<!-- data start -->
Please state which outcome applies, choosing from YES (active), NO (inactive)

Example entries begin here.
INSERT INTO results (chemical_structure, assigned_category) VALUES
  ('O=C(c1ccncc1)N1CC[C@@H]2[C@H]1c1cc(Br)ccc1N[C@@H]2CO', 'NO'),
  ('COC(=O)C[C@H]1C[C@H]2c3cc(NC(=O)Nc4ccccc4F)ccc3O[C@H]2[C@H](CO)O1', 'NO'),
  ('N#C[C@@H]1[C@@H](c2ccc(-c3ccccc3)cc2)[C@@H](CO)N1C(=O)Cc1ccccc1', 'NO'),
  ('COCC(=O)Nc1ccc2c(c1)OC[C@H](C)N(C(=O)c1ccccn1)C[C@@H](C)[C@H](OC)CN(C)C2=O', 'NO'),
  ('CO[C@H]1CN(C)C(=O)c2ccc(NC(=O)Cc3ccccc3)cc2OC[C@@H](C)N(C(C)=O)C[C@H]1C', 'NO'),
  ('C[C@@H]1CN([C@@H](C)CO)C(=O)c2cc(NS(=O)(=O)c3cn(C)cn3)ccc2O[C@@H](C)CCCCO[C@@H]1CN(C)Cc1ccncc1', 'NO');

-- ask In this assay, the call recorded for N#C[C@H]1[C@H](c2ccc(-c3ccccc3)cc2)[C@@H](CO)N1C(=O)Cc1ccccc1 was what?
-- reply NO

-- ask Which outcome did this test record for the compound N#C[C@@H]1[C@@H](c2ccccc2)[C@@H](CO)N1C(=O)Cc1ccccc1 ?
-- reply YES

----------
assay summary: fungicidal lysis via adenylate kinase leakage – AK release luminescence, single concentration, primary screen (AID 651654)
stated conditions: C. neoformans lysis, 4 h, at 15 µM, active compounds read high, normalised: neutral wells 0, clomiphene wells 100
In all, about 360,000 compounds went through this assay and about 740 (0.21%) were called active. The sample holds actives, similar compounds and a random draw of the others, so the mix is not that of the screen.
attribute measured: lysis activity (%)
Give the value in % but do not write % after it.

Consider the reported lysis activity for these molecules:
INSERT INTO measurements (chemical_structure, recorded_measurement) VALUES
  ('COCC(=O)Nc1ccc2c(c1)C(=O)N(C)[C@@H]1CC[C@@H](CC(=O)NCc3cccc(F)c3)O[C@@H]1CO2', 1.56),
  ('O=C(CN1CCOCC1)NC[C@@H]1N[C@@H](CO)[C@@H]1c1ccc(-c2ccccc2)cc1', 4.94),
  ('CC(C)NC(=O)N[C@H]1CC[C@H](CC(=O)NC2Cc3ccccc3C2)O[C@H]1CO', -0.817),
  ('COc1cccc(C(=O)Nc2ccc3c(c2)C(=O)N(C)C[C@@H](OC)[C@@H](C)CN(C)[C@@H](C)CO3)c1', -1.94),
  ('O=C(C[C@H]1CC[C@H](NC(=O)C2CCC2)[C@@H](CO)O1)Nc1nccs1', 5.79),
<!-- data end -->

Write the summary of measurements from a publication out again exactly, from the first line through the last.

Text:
Please state which outcome applies, choosing from YES (active), NO (inactive)

Example entries begin here.
INSERT INTO results (chemical_structure, assigned_category) VALUES
  ('O=C(c1ccncc1)N1CC[C@@H]2[C@H]1c1cc(Br)ccc1N[C@@H]2CO', 'NO'),
  ('COC(=O)C[C@H]1C[C@H]2c3cc(NC(=O)Nc4ccccc4F)ccc3O[C@H]2[C@H](CO)O1', 'NO'),
  ('N#C[C@@H]1[C@@H](c2ccc(-c3ccccc3)cc2)[C@@H](CO)N1C(=O)Cc1ccccc1', 'NO'),
  ('COCC(=O)Nc1ccc2c(c1)OC[C@H](C)N(C(=O)c1ccccn1)C[C@@H](C)[C@H](OC)CN(C)C2=O', 'NO'),
  ('CO[C@H]1CN(C)C(=O)c2ccc(NC(=O)Cc3ccccc3)cc2OC[C@@H](C)N(C(C)=O)C[C@H]1C', 'NO'),
  ('C[C@@H]1CN([C@@H](C)CO)C(=O)c2cc(NS(=O)(=O)c3cn(C)cn3)ccc2O[C@@H](C)CCCCO[C@@H]1CN(C)Cc1ccncc1', 'NO');

-- ask In this assay, the call recorded for N#C[C@H]1[C@H](c2ccc(-c3ccccc3)cc2)[C@@H](CO)N1C(=O)Cc1ccccc1 was what?
-- reply NO

-- ask Which outcome did this test record for the compound N#C[C@@H]1[C@@H](c2ccccc2)[C@@H](CO)N1C(=O)Cc1ccccc1 ?
-- reply YES

----------
assay summary: fungicidal lysis via adenylate kinase leakage – AK release luminescence, single concentration, primary screen (AID 651654)
stated conditions: C. neoformans lysis, 4 h, at 15 µM, active compounds read high, normalised: neutral wells 0, clomiphene wells 100
In all, about 360,000 compounds went through this assay and about 740 (0.21%) were called active. The sample holds actives, similar compounds and a random draw of the others, so the mix is not that of the screen.
attribute measured: lysis activity (%)
Give the value in % but do not write % after it.

Consider the reported lysis activity for these molecules:
INSERT INTO measurements (chemical_structure, recorded_measurement) VALUES
  ('COCC(=O)Nc1ccc2c(c1)C(=O)N(C)[C@@H]1CC[C@@H](CC(=O)NCc3cccc(F)c3)O[C@@H]1CO2', 1.56),
  ('O=C(CN1CCOCC1)NC[C@@H]1N[C@@H](CO)[C@@H]1c1ccc(-c2ccccc2)cc1', 4.94),
  ('CC(C)NC(=O)N[C@H]1CC[C@H](CC(=O)NC2Cc3ccccc3C2)O[C@H]1CO', -0.817),
  ('COc1cccc(C(=O)Nc2ccc3c(c2)C(=O)N(C)C[C@@H](OC)[C@@H](C)CN(C)[C@@H](C)CO3)c1', -1.94),
  ('O=C(C[C@H]1CC[C@H](NC(=O)C2CCC2)[C@@H](CO)O1)Nc1nccs1', 5.79),